The code below shows the data declarations for all values used in the color wheel generation code that are stored in memory. Note that for ease of reference, I’ve mixed constant equates in with variable declarations. It isn’t how I normally do things, but the ML64.EXE compiler (as most or all other ASM compilers) will accept equates anywhere, code or data, so all the declarations are presented in one place.

Image 1

Figure 1. Variable and Constant Declarations

The above declarations should be more or less self-explanatory. EQU is a constant equate. A data type of REAL4 is a 4-byte or 32-bit single-precision floating point value.

The FPU, which is used to obtain the angle for a pixel with the FPATAN instruction, only takes values from memory (except for a few special instructions). The BCW_Value variable is used for this purpose.

Creating the Bitmap

The code shown below handles creation of the bitmap that holds the color wheel.

Image 2

Figure 2. Creating the Bitmap

Line 7 shows the C equivalent of lines 9 and 10. This section creates the device context BCW_dc, which is required for the CreateDIBSection function call.

WC is my own ASM macro for calling a Windows function using the 64-bit calling convention. The first four parameters passed to any Windows API function must be contained in the RCX, RDX , R8, and R9 registers, respectively. This macro accepts a variable number of parameters and sets up the call as required for compliance with the 64-bit convention. For any other language besides ASM, the developer should not need to be concerned with this process; simply call the function as you normally would.

With the device context created, lines 24 through 27 zero the BCW_BMI structure (a BitmapInfo structure which must be passed, initialized, to the CreateDIBSection function). Line 22 shows the C equivalent of this function.

Lines 31 through 35 initialize the relevant fields of the BitmapInfo structure. Only the fields required for the call are filled in. The constants CWheel_Width and CWheel_Height are the same for the square bitmap that will hold the color wheel. Separate constant names are used only for clarification since the cost to the compiled app for doing so is zero. Note that the biHeight field is set to -CWheel_Height. Specifying a negative height creates a top-down bitmap in memory. This is critical for the section of code that handles writing the actual pixels.

Lines 41 through 45 handle setting the required parameters and calling CreateDIBSection. Line 39 shows the C version of this call, and barring an error, line 53 saves the handle for the bitmap into CWheel_hBmp.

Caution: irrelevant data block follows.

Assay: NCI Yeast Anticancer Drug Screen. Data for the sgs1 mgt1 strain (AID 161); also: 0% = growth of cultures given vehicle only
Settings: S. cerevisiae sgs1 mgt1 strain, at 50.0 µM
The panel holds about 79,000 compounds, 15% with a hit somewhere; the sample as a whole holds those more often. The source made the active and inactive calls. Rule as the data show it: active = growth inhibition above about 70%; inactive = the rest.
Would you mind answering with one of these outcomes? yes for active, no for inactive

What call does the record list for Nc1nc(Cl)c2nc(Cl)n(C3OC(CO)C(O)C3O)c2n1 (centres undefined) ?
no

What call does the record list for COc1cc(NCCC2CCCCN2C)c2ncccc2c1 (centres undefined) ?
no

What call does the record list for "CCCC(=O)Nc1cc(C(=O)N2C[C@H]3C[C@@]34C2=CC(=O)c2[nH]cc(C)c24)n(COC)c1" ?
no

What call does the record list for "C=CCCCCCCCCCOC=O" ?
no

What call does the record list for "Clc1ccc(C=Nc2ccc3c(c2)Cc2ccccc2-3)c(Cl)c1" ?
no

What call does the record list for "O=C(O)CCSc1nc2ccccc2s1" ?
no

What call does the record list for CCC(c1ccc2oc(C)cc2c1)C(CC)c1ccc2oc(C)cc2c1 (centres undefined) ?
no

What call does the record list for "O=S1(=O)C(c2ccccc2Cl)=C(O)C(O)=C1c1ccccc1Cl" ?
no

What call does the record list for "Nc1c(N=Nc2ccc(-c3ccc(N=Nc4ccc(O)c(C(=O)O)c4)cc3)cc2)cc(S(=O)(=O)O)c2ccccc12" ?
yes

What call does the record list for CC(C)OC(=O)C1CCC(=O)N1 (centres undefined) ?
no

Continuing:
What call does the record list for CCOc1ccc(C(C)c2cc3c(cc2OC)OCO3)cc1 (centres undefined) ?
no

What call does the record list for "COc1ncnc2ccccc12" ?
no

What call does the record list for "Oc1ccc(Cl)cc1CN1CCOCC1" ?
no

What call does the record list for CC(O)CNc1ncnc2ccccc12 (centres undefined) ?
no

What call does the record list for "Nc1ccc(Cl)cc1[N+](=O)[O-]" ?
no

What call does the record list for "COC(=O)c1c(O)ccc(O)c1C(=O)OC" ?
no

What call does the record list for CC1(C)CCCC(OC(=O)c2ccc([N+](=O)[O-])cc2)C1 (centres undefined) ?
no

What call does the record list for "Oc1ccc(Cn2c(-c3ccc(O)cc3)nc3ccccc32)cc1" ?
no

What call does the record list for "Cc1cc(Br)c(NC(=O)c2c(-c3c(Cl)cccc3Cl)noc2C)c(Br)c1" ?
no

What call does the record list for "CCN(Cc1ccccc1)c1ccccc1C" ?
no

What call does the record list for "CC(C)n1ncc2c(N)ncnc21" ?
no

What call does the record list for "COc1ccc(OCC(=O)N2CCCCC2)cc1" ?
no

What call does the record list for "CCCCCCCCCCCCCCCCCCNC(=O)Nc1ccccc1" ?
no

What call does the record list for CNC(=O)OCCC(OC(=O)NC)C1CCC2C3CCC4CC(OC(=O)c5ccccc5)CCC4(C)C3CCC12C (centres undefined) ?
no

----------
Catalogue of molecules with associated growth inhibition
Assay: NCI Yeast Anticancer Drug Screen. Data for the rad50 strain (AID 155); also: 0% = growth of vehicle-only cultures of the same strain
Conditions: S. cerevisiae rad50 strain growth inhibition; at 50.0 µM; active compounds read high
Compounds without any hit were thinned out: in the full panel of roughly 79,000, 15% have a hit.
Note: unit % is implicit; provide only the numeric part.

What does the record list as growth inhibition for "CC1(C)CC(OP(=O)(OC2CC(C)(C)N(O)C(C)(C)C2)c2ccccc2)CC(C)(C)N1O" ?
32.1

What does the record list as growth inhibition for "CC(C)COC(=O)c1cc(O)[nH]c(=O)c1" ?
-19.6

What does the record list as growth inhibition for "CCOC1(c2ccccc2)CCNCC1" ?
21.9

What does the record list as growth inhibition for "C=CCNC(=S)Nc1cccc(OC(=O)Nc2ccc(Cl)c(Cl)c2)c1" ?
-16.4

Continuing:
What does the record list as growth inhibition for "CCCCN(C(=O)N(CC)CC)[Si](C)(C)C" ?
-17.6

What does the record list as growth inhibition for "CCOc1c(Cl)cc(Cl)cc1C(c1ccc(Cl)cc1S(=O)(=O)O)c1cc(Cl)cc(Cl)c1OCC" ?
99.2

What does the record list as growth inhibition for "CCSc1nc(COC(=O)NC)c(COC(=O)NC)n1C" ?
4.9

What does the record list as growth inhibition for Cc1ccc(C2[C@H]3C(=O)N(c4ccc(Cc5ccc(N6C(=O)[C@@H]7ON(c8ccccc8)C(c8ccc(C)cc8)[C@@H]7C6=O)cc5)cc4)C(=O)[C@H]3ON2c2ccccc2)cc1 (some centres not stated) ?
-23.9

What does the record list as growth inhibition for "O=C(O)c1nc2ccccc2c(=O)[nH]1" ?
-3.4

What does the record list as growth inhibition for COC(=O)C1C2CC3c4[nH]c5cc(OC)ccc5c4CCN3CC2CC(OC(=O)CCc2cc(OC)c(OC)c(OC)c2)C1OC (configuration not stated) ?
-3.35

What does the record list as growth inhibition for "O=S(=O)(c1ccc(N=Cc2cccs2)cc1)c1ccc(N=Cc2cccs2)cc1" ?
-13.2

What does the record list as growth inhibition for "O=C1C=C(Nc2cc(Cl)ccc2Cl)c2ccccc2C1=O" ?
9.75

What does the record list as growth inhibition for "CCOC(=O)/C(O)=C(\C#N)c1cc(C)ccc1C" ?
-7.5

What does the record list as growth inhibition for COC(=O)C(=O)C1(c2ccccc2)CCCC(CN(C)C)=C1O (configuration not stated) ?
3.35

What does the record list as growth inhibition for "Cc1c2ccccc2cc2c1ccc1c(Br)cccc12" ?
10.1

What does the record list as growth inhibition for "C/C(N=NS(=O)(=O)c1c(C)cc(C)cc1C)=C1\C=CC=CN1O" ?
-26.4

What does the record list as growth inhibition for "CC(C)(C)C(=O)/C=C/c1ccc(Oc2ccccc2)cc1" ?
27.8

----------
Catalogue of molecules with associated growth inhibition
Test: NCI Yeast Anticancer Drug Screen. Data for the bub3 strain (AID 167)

Once the bitmap is created, CWheel_pBits can be used to write pixel data directly to the bitmap. There is one DWORD value per pixel. For a flood fill of the entire bitmap, lines 65 through 68 set the write pointer RDI to point at the first pixel of memory, the store count is set to CWheel_Width * CWheel_Height (the number of pixels in the bitmap), register EAX (the lower 32 bits of register RAX) is set to 0xFF000000h for full opacity alpha and a color of black. Line 68 actually fills the bitmap.

The Main Processing Loop

The code below is the main loop that generates and processes the pixel location “strips.” It increments through y from ( radius – 1 ) to 1, setting the value for x each pass; x is passed to the handler function which processes all pixels at y from -x to x.

Image 3

Figure 3. Main Loop to Generate Color Wheel

Line 77 initializes the counter for the loop to process y coordinates from ( radius – 1 ) to 1, inclusive. R9 is a general register that can be assigned integer values directly or from memory. In this case, the integer variable Radius, already initialized to the circle’s radius, is placed into the R9 register. R9 is then copied into register RCX; making the loop counter the same as the starting value for y. Note that RCX is a one-based loop count, not a 0-based y coordinate. The ASM LOOP instruction decrements RCX (this is hardwired behavior) and jumps to the top of the loop if RCX > 0. Shortly, R9 will be decremented (R9--) to enter the main loop as the 0-based y coordinate.

Line 78 moves the Radius value from the R9d register into the XMM0 register. R9 is a 64-bit register; R9d represents the lower 32 bits of R9. The XMM registers LOGICALLY consist of four “slots” or “parts” of 32 bits each, so a 32 bit value needs to be moved into XMM0 when moving from a general register.

Since the value in R9 came from the integer value Radius, it’s still stored as an integer in XMM0 and needs to be converted to a floating point value after being loaded into XMM0. This is done on line 79 with the CVTDQ2PS instruction. The second XMM0 in this instruction tells the CPU what to convert; the first parameter (also XMM0) tells it where to store the result.

Line 80 multiplies XMM0 (the second parameter) by itself (the first parameter) and stores the value in the first parameter (XMM0). This leaves ( radius ^ 2 ) in XMM0. This value will remain in XMM0 and will not change across the life of the loop. This is done so that it doesn’t require recalculating every pass when the result will never change.